The 5 Pitfalls of Corporate Gift Cards
And what you should be doing to avoid them
Corporate gift cards are one of the most popular tools for employers attempting to create an element of employee loyalty. $188 billion will be spent on gift cards in the US in 2022. Gift cards appear to be the right balance of something personal, yet easy and simple. Unfortunately, these cards come with a lot of problems. Here are six factors to consider before giving away gift cards to your staff or partners:
1. Fees for the privilege.
Many gift cards charge an up-front fee. A recent survey of 62 gift cards by Bankrate.com found that general purpose gift cards charge purchase fees ranging from $3.95 to $6.95. The smaller the gift card value, the higher percent you’re paying for the gift card in fees.
Check on monthly maintenance fees that are charged if the gift card isn’t used after some time period. Bank and credit card-issued gift cards are the most likely to charge this type of fee. The worst offenders are the payment companies. Typically, they will charge a fee after a few months until they destroy all value remaining on the gift card.
2. Use them or lose them.
Even the most consumer-friendly rules can’t protect employees from their own forgetfulness. If a gift card gets tucked away in a drawer it’s not creating value. It’s also not reinforcing the behavior that earned the card. This is called “breakage”. Up to 20% of cards expire each year. In 2022, there are $15 billion in unused gift cards waiting for some attention. Bankrate found that millennials are more than twice as likely to lose physical gift cards than older generations. When an employee realizes their gift card can’t be used it can feel worse than not getting anything.
3. Take advantage of extra security perks.
Gift cards can be more secure than simply giving cash, since some gift card issuers offer to replace cards if they are lost or stolen. Even more secure are companies who provide payment cards that can be replaced for free. With gift cards, recipients have to register their cards in advance, so be sure to read the fine print that comes with the cards and take any necessary steps. This can be a hassle for your staff.
4. Know where your employees or partners like to shop.
Since store-branded gift cards tend to come with fewer fees than bank or credit card-branded ones, gift card givers can save money by purchasing store-specific cards, as long as they know the shopping habits of the person they are gifting. For example, Target gift cards work well for some budget-minded staff and Amazon gift cards for online shopping lovers. Unfortunately, it can be very difficult to know which is which. Often, companies give cards based on what they think staff like, only to realize their mistake after the fact.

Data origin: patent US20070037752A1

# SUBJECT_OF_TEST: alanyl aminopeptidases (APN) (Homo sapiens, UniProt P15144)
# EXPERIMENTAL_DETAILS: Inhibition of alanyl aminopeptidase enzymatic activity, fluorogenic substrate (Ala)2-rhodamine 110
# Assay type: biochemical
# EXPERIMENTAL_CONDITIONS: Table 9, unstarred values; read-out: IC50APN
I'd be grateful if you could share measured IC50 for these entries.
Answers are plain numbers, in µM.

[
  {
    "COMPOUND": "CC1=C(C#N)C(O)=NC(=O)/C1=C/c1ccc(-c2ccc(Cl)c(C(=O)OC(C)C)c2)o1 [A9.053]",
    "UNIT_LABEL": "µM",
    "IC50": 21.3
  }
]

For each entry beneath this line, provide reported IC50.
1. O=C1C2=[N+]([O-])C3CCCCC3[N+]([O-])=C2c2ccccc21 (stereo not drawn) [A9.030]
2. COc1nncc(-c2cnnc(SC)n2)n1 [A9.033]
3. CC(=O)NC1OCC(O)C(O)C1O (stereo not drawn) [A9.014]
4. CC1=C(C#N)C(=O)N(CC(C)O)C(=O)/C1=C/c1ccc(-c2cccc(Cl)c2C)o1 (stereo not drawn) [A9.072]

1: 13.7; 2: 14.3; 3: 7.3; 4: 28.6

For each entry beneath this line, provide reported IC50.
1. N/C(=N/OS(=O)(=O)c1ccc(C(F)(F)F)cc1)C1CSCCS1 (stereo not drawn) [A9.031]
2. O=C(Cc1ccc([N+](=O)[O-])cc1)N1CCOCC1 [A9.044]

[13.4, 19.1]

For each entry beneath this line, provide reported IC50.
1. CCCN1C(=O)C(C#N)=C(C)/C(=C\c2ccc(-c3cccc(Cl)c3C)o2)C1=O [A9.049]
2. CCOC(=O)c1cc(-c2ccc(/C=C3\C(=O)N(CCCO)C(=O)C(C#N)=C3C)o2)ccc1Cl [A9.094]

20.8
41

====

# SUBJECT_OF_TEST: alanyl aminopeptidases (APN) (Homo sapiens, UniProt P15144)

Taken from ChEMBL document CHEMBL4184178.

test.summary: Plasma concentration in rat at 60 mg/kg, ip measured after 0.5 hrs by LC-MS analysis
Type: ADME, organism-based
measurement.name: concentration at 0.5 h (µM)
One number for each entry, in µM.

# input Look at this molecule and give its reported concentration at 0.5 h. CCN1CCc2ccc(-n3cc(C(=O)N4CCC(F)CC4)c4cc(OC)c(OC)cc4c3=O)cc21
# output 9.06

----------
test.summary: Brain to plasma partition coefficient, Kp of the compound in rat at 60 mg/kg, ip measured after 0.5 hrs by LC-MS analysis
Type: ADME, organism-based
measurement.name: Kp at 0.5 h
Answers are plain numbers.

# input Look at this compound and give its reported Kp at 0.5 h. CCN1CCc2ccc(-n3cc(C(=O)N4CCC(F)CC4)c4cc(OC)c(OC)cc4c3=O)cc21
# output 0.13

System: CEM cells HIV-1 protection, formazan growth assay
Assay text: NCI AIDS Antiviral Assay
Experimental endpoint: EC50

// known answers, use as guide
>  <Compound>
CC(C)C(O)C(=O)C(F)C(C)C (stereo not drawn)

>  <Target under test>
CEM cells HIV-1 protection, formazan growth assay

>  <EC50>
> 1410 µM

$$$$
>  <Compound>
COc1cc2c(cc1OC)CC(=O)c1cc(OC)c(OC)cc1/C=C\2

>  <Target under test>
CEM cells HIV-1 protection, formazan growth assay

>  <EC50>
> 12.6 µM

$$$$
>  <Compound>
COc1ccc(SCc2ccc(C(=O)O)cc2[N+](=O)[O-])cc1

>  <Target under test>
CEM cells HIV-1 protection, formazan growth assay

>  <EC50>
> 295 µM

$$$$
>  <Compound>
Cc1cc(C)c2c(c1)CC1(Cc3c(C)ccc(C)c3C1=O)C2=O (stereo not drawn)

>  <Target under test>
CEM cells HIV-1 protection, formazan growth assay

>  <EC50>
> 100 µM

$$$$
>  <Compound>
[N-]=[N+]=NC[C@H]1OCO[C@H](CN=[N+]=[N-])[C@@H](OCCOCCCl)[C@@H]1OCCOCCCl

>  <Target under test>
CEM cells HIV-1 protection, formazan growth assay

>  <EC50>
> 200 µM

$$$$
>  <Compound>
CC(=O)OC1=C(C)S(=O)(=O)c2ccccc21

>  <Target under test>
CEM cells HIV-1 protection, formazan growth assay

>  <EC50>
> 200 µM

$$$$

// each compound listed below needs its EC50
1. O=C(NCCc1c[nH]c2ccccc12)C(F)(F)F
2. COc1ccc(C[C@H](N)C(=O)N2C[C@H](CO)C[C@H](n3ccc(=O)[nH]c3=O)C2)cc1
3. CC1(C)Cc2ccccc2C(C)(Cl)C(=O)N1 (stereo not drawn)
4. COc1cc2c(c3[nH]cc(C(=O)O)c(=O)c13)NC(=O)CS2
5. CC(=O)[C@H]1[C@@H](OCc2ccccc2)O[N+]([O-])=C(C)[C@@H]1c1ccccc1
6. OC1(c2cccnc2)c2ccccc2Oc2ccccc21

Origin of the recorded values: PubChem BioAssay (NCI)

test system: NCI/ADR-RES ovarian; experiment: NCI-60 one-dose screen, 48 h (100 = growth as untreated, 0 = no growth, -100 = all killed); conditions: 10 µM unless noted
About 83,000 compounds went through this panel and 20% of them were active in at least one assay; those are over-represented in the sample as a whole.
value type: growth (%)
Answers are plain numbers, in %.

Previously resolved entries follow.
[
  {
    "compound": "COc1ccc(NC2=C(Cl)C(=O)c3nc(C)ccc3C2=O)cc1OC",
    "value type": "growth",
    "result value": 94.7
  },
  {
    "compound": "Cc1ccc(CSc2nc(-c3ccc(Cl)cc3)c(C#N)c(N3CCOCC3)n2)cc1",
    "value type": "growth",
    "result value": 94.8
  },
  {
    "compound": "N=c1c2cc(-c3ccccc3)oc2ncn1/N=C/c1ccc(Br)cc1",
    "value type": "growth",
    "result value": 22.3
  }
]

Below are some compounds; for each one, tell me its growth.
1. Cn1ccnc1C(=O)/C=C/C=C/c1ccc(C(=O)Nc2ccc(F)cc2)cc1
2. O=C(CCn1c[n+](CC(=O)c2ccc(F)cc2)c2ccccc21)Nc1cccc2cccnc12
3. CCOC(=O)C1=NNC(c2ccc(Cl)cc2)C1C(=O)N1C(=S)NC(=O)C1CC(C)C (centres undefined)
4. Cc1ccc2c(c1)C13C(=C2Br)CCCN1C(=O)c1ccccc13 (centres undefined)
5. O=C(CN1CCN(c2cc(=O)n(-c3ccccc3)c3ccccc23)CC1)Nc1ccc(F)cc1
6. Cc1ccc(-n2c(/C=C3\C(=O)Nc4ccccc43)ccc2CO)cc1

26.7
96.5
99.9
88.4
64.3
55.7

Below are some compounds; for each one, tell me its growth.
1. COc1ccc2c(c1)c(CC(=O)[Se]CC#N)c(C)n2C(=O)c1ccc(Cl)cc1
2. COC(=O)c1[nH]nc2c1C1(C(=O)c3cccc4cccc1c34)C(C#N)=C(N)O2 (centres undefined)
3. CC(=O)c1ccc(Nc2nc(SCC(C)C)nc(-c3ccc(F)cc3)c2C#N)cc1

It’s also very difficult to stand out among a sea of gift cards. When an employee gets one more Starbucks gift card, it often goes into the pile of gift cards. The colleague you wanted to thank immediately forgets where the card came from or what inspired the gift. An entire industry has grown to help people organize their stacks of gift cards.
5. Look out for gift card rules.
Gift cards feel easy and simple. The truth is they can be complex. Because they are small and super portable, they can easily be lost or, unfortunately, stolen. Few companies keep close track of gift cards. Many keep a stack of them in a drawer. Finance organizations don’t have a line item for gift cards, so they get lumped into another cost bucket without clear tracking and reporting. Many companies are not even aware of the cost of gift cards throughout the enterprise. These elements create a scenario where companies can accidentally become guilty of failing to account properly for both the cost.
Employees also must pay taxes on gift cards. Companies rarely account for the tax implications of giving gift cards, which can become a problem, especially when no one knows how much is actually being given out.
When you are considering, or re-considering a corporate gift card program keep these elements in mind.
Work with a payment solutions provider that doesn’t charge any purchase fees. They are out there. Payment solutions companies typically make money on breakage. That economic incentive is diametrically opposed to your goals. That provider makes more money when your staff lose or misplace their cards. Find a better partner who is aligned to your goals.
Don’t get fooled by the red-herring claim that “my program has the most gift cards”. This is silly and doesn’t matter. What employees want is flexibility. Work with a partner that provides a payment card that can be used anywhere. Your staff doesn’t want another Outback Steakhouse gift card.
While employees want flexibility, they also really appreciate the “gift” concept. Work with a partner that allows you to send a cup of coffee, for example, but doesn’t require a Starbucks gift card. Send the cup of coffee tells your staff you see them and have an idea of what they might appreciate. Keeping the payment card flexible allows your staff to buy the coffee wherever it makes sense. You and your team get the best of both worlds!